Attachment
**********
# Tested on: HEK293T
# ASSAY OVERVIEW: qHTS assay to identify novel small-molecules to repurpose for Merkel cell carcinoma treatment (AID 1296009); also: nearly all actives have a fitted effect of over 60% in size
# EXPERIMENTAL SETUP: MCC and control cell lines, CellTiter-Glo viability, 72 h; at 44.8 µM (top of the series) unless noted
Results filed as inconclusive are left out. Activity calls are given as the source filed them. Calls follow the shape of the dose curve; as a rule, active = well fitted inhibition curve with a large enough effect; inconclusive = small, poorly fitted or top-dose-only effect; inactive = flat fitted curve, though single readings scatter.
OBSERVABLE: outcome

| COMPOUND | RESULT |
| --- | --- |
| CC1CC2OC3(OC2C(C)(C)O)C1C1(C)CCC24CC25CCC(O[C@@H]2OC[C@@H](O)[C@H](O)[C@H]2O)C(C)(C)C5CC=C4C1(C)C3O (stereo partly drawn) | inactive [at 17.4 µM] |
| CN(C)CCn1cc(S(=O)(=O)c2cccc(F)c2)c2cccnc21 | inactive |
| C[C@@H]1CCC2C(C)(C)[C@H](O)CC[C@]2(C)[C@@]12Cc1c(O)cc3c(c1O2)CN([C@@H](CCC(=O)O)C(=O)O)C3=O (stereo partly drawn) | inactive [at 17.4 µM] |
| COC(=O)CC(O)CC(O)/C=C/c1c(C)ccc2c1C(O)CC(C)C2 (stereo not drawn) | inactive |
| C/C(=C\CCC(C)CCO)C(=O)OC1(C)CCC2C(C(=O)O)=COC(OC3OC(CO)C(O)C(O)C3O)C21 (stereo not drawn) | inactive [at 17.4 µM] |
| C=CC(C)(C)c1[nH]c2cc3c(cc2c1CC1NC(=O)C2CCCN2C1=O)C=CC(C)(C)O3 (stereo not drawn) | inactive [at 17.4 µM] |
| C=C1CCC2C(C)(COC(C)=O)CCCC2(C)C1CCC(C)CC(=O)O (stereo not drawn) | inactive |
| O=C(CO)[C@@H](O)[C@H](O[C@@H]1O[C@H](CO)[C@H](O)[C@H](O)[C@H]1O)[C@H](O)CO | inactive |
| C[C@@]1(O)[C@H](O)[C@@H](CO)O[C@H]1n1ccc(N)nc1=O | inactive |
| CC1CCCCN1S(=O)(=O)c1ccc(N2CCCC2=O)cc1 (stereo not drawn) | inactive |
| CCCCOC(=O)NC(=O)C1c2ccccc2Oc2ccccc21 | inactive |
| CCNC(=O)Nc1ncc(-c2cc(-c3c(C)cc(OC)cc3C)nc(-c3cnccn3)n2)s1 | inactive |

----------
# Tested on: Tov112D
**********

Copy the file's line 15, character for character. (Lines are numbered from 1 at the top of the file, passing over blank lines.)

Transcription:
| O=C(CO)[C@@H](O)[C@H](O[C@@H]1O[C@H](CO)[C@H](O)[C@H](O)[C@H]1O)[C@H](O)CO | inactive |